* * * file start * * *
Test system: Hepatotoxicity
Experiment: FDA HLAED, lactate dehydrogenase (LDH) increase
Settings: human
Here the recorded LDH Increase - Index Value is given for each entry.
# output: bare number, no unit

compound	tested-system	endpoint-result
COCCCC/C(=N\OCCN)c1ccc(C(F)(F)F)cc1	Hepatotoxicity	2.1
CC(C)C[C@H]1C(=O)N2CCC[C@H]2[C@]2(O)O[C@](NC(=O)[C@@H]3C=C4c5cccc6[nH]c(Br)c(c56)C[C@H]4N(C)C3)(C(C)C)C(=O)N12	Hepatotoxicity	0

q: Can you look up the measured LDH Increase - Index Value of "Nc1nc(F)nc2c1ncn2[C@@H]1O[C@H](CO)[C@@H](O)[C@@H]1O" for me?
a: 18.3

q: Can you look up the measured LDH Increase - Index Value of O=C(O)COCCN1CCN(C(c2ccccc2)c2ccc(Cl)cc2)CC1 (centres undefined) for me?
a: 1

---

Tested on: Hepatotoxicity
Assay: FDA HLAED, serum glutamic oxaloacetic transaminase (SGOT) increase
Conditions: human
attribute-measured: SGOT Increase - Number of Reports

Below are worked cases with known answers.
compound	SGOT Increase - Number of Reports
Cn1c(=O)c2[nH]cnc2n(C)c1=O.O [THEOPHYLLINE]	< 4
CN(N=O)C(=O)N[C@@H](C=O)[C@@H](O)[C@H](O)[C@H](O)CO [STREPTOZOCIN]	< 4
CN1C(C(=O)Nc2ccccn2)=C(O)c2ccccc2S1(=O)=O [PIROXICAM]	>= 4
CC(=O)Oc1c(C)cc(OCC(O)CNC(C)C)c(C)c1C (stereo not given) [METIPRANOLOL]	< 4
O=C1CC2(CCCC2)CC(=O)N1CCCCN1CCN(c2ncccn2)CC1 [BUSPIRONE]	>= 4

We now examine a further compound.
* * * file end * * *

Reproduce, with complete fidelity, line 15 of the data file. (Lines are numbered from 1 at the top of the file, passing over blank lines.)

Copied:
Assay: FDA HLAED, serum glutamic oxaloacetic transaminase (SGOT) increase